My thesis work was to examine the hypothesis that during early development sexually dimorphic expression of the genes associated with RNA processing in the mouse cortex and hippocampus is regulated by perinatal testosterone to activate estrogen receptors (ERs) after its conversion to estradiol via aromatase within the brain, which might create differences in mRNA variants of their targets between the sexes, and then lead to sexual dimorphism in structure and function of these brain regions. To test this, I first used reverse transcriptase with quantitative PCR to measure relative mRNA levels of 14 selected candidate genes, encoding RNA binding proteins, in the cortex/hippocampus of male and female mice collected on the day of birth (PN0), and 7 (PN7), 14 (PN14), and 21 (PN21) days after birth. A significant sex difference in mRNA levels of Khdrbs2, Nanos2, Rbm48, and Tdrd3 was observed, and females expressed more Rbm48 and Tdrd3 mRNA on PN0 and PN7 than males. Of these genes, the female-biased expression of Rbm48 in neonates was abolished by prenatal exposure to testosterone propionate via down-regulation of Rbm48 mRNA levels in females, but postnatal exposure to testosterone propionate during PN21-23 increased Rbm48 expression in both sexes. Surprisingly, neonatal exposure to estradiol benzoate abolished the sex difference in Rbm48 expression by up-regulating Rbm48 mRNA levels in males. These results suggest that hormonally regulated expression of Rbm48 presents a novel molecular mechanism underlying the development of sexual dimorphism in cortical and hippocampal structure and function.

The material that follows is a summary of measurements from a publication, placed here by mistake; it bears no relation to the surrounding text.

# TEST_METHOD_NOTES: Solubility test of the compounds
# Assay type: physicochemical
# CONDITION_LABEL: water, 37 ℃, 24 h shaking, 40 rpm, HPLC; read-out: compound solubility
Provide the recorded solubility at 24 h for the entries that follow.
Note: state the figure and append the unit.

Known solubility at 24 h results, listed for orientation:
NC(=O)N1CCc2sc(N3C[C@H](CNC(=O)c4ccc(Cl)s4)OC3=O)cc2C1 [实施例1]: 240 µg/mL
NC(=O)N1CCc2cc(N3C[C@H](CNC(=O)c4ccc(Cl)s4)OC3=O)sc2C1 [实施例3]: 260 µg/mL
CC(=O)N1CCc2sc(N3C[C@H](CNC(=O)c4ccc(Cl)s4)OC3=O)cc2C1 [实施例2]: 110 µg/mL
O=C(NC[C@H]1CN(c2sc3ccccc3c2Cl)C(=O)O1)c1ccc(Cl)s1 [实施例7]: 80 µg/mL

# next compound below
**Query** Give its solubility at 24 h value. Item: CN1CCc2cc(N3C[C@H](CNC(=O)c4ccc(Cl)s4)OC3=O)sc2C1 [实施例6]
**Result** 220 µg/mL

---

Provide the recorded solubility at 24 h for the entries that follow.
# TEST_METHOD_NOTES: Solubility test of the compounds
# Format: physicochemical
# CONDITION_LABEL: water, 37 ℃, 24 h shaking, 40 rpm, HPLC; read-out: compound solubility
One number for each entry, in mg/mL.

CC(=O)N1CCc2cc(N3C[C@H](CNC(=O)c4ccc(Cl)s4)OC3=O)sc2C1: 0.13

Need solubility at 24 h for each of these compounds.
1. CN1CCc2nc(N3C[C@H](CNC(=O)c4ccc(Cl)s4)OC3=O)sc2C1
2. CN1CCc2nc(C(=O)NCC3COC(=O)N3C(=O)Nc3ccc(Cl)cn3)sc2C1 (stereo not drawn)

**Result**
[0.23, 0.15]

|Commitee:||Sinchak, Kevin, Zavala, Arturo|
|School:||California State University, Long Beach|
|School Location:||United States -- California|
|Source:||MAI 57/05M(E), Masters Abstracts International|
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